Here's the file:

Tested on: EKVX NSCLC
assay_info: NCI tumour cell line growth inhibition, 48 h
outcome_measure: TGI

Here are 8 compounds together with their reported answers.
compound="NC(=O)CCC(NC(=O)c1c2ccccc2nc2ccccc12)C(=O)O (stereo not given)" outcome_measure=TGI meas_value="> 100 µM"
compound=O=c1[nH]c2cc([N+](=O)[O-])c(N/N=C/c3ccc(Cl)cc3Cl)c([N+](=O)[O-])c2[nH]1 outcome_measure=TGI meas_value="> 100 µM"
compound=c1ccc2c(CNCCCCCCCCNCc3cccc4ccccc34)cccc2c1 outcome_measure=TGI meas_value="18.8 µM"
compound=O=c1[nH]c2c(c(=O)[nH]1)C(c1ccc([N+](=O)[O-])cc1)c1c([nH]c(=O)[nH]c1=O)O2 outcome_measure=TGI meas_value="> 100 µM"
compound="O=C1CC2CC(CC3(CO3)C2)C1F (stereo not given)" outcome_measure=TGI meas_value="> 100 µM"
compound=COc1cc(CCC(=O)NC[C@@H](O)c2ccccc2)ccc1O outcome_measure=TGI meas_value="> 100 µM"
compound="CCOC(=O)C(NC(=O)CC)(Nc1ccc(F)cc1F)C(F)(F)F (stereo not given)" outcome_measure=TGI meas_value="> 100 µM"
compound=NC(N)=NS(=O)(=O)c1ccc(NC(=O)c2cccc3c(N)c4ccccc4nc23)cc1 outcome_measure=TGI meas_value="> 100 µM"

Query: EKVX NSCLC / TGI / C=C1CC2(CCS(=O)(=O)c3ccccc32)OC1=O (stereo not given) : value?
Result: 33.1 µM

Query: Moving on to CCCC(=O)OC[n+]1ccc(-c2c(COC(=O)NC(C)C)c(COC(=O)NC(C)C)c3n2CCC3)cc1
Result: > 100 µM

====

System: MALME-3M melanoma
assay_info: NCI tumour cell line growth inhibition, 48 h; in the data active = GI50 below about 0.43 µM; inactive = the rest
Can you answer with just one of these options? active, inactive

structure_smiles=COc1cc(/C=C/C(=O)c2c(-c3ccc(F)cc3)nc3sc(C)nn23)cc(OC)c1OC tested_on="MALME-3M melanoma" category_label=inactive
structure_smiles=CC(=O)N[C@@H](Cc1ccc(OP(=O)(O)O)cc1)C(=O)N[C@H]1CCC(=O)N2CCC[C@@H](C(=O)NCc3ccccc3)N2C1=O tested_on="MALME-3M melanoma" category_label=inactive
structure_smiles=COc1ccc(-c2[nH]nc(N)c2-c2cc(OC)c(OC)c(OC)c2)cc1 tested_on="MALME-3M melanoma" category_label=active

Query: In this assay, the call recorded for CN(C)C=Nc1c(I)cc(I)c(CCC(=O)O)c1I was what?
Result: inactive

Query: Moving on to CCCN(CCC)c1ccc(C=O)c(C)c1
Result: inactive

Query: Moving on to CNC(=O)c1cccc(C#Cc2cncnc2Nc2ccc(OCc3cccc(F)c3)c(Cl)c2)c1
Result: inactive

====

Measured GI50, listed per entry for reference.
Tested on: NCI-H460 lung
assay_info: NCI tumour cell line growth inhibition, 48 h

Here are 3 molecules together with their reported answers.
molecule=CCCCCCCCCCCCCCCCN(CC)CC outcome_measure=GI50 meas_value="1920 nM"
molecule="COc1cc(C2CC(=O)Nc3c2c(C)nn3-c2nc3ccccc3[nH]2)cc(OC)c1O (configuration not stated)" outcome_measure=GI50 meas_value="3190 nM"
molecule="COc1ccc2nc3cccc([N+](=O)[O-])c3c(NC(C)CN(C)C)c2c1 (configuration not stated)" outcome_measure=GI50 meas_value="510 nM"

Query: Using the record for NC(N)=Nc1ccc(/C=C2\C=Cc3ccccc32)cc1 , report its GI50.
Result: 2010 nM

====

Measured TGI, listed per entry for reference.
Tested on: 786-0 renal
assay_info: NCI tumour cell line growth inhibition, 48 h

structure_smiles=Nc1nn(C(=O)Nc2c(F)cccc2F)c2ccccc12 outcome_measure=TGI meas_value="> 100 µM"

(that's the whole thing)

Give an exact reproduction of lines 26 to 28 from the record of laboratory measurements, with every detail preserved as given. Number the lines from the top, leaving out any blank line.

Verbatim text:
Query: Moving on to CCCN(CCC)c1ccc(C=O)c(C)c1
Result: inactive

Query: Moving on to CNC(=O)c1cccc(C#Cc2cncnc2Nc2ccc(OCc3cccc(F)c3)c(Cl)c2)c1